“Never compare yourself with others,” Ambu told me repeatedly. “Each person is different and Mother treats each one in a different way. Never think, ‘Oh, Mother is helping this person so much — why not me?’ Forget how she is treating others! Accept the way she is treating you. She knows best!” Once he gave this example of her inexplicable ways: There was a young man who treated material things roughly, but Mother kept supplying him with the best of pens. Some he lost, some he broke, and whenever he broke a pen, Mother would ask Pavitra to fix it. Now Pavitra loved pens, but Mother rarely gave him anything new. Once, when a pen refused to write, he asked her if he could buy a new nib for it, but Mother said, “Oh, can’t you fix this one? Try to make it work.” Ambu concluded: “Who knows why she treated Pavitra like that? Don’t even try to fathom her ways.”
Another thing he stressed was the value of doing your sadhana quietly instead of “broadcasting your ignorance” by publishing stupid articles. Ambu knew all the top Ashram writers of the day, but their learned ponderings left him cold. Actually, he rarely read them — simply a waste of time. Moreover, he saw in those writings the author’s ego, the puffed-up intellect. Now and then I thought about writing something for Mother India, but then I quickly forgot about it, imagining the look on Ambu’s face when he saw my article in print. “Let others write what they want,” he would say; “you do your sadhana.”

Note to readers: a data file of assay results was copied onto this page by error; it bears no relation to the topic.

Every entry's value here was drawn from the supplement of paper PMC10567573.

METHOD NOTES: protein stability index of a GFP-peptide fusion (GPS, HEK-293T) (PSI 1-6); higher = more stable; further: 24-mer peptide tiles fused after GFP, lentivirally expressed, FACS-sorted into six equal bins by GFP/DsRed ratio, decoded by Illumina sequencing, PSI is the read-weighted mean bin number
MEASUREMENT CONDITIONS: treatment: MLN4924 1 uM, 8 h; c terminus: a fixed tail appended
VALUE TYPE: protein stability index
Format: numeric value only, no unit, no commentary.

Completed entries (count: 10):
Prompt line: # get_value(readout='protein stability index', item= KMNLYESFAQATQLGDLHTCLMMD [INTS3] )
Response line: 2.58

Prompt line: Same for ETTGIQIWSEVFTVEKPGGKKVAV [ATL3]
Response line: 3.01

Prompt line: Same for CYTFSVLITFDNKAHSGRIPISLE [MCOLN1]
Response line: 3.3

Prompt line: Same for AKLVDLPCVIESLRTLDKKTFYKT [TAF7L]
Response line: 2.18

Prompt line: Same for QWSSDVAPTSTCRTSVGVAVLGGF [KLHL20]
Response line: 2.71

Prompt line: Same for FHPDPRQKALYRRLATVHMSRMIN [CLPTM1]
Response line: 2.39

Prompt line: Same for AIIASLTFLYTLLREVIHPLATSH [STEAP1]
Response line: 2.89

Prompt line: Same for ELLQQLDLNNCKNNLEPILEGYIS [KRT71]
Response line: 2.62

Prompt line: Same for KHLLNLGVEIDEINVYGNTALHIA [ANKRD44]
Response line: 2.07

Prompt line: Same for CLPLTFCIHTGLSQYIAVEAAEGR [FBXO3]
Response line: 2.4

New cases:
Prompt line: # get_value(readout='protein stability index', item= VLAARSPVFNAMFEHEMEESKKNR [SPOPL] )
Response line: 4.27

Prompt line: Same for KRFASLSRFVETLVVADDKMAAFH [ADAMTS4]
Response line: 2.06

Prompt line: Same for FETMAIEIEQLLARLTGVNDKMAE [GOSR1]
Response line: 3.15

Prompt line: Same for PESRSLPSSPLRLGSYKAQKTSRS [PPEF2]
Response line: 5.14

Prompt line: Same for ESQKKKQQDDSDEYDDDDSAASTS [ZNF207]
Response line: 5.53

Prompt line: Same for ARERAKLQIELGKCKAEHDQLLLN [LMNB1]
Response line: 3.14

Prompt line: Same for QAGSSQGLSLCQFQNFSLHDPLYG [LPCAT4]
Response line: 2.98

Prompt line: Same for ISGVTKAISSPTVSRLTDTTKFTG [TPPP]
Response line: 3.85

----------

Childhood and Youth
Ambu was born Ambalal Devaji Desai on 14 June 1909 in the village of Nadiad, Gujarat. A weak and sickly boy, he regained his health in his teens by joining an Akhara or gymnasium; there he learned traditional body-building exercises, such as dands and baithaks, as well as asanas. Extremely flexible, he excelled in asanas and continued to practise them the rest of his life. When he was seventeen, he left home and travelled to Pondicherry to see his friend Krishnalal. There he met the Mother, who accepted him in the Ashram. In his early years the restless young Ambu ran about from dawn to dusk, working for the Mother, and working for others as well. He loved to please people. Early in the morning he would be found plucking flowers off creepers or climbing trees to get them. Some were for the Mother, others were for those who wanted special flowers to paint or to offer to Mother. He also helped out in the Granary and he cleaned the Mother’s kitchen vessels. His life was one of hectic service.
Stories of the Old Days
When I met Ambu he had been in the Ashram for forty-four years. What a stock of stories he had about the old days. Though he rarely spoke of Sri Aurobindo, for whom he had the highest reverence, he could not stop talking about the Mother — he simply adored her. Mother on her part called him her “Baby”. We find her addressing him that way in their correspondence of the 1930’s. With a mother’s eye she watched over him, guiding, protecting, consoling him. Once in a state of depression, Ambu told her that he was tired of taking care of his body. “It’s not your body,” Mother exclaimed, “it is my body!”